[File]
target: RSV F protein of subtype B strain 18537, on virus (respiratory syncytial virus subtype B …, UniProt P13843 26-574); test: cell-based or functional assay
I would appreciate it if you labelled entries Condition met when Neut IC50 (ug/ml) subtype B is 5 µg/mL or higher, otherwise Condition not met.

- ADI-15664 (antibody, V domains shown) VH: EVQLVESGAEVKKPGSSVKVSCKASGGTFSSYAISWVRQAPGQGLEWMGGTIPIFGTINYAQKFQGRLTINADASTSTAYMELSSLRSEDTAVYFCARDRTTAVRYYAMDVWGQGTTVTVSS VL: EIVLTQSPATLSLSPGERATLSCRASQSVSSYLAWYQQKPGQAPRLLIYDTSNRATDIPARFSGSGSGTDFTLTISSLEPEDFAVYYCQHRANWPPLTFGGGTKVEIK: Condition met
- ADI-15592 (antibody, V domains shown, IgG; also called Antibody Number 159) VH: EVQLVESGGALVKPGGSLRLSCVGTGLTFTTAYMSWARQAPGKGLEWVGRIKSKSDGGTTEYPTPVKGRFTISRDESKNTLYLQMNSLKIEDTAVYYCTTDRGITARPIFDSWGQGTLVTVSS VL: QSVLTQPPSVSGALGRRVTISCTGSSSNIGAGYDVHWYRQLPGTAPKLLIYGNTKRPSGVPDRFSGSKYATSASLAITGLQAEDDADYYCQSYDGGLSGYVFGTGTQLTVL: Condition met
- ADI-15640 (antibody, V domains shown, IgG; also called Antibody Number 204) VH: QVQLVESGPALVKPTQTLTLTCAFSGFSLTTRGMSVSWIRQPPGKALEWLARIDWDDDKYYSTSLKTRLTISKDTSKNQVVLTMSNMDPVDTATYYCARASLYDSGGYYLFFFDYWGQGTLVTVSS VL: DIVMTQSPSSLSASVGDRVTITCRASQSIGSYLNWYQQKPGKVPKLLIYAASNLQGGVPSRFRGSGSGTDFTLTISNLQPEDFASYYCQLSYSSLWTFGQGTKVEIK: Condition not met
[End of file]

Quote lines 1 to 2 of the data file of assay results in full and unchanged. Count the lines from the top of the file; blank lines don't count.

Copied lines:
target: RSV F protein of subtype B strain 18537, on virus (respiratory syncytial virus subtype B …, UniProt P13843 26-574); test: cell-based or functional assay
I would appreciate it if you labelled entries Condition met when Neut IC50 (ug/ml) subtype B is 5 µg/mL or higher, otherwise Condition not met.